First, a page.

Tkach notes some local hotels are changing focus to meet the unique needs created by the pandemic, notably housing individuals experiencing homelessness – thanks to voucher programs that work to shelter individuals at high risk for COVID-19 – and front-line responders who need to quarantine or stay in isolation to protect their families. Pack says Sleep Inn works with Goodwill Inn to room individuals experiencing homelessness; Superior Hospitality is also considering dedicating Brio Beach to nurses and doctors who need a place to quarantine. Right now, all three hotels do not allow anyone to stay on-site who is sick or symptomatic, Pack says, and rooms receive a full sterilization after a guest’s departure.

With tourists actively discouraged from visiting the region, short-term vacation rental companies are also changing gears and working with property owners to provide housing for front-line workers. Lisa Rapson of Traverse City Vacation Rentals posted on Instagram that her company has “blocked off our Airbnbs for all non-essential travel for the entire month of April” – with plans to reassess after that – and is offering the properties to medical workers and family members through Airbnb’s COVID-19 hosting program.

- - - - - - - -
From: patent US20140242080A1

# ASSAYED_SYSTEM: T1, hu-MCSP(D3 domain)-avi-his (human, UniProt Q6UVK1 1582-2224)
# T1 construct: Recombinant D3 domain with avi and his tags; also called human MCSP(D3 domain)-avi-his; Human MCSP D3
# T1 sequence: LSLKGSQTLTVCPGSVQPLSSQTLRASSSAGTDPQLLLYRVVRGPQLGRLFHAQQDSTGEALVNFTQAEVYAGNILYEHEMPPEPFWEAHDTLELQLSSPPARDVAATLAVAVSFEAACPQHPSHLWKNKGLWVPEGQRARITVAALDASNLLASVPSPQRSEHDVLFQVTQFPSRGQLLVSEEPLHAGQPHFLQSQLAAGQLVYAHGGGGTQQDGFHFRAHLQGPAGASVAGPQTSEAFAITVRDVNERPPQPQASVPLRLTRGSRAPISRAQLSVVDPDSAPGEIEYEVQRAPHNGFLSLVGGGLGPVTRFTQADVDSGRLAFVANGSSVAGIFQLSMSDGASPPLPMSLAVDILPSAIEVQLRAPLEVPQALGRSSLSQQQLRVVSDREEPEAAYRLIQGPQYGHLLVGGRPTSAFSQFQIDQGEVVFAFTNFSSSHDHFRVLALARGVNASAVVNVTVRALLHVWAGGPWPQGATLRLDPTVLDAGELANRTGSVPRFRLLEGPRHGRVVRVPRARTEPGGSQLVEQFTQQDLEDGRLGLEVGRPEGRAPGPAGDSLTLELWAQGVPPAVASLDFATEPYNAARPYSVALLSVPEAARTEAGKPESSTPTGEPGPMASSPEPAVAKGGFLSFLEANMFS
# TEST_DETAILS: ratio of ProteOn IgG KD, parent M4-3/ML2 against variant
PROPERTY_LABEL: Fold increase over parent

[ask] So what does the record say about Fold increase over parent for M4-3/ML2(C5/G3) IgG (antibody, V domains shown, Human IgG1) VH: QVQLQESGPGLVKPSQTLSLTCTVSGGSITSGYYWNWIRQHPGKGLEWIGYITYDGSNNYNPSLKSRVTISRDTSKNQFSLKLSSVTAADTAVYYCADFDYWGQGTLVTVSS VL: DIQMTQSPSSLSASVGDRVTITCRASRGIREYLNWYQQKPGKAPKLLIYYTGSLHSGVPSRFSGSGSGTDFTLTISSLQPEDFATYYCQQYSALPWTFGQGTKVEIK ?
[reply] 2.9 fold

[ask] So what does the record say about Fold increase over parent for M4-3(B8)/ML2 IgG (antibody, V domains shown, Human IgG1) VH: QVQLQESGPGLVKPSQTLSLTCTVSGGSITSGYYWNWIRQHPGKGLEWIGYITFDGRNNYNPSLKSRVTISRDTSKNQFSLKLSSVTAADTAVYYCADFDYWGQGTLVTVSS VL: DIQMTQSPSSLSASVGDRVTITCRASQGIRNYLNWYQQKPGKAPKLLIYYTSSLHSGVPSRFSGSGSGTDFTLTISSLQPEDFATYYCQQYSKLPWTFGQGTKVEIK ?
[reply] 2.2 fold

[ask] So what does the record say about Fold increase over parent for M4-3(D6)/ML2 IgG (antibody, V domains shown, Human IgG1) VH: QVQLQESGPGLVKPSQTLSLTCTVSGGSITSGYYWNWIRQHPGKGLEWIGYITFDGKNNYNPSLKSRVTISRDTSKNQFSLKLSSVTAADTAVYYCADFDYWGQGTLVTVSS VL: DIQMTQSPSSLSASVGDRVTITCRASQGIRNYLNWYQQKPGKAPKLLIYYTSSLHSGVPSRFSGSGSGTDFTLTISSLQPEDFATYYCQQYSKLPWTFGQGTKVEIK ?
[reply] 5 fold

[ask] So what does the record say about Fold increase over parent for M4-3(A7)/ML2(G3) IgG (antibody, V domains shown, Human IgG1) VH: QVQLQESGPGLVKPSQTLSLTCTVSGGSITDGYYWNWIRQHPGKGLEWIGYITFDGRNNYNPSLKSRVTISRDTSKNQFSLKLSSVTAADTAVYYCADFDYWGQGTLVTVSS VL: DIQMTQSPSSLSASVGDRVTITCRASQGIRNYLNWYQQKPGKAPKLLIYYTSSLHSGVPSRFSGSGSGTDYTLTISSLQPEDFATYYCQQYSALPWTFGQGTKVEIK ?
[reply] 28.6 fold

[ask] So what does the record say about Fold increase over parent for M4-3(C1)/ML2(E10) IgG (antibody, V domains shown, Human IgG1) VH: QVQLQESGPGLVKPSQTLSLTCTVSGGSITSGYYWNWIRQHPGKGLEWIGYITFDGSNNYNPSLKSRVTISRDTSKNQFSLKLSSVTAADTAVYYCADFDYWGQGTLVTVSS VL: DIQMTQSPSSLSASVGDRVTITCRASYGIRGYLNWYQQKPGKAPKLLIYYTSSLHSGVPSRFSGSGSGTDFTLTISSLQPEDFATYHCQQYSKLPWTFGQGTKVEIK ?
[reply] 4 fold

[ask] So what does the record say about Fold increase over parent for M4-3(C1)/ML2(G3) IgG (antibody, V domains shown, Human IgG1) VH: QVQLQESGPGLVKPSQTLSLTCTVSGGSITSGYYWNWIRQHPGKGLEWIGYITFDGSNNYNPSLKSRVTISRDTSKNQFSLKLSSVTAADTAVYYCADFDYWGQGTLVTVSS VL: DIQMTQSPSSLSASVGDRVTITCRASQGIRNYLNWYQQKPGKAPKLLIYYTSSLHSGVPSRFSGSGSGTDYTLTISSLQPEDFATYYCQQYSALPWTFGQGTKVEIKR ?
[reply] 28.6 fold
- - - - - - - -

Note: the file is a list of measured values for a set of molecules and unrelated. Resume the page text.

Golden Swan Management and Bayshore Vacation Rentals have also teamed up to launch Frontline Housing, a new program dedicated to using vacation rentals to provide buffer housing for first responders and medical staff. “We’re inventorying what vacation rentals will be available for this right now and should have a website up by Monday,” says Katy Bertodatto of Golden Swan Management. The companies have reached out to Munson and local fire, police, and other emergency departments to offer the service; interested employees should contact their supervisors about the program, Bertodatto says. “We’re expecting the employers to take care of their employees (and pay for the housing),” she adds.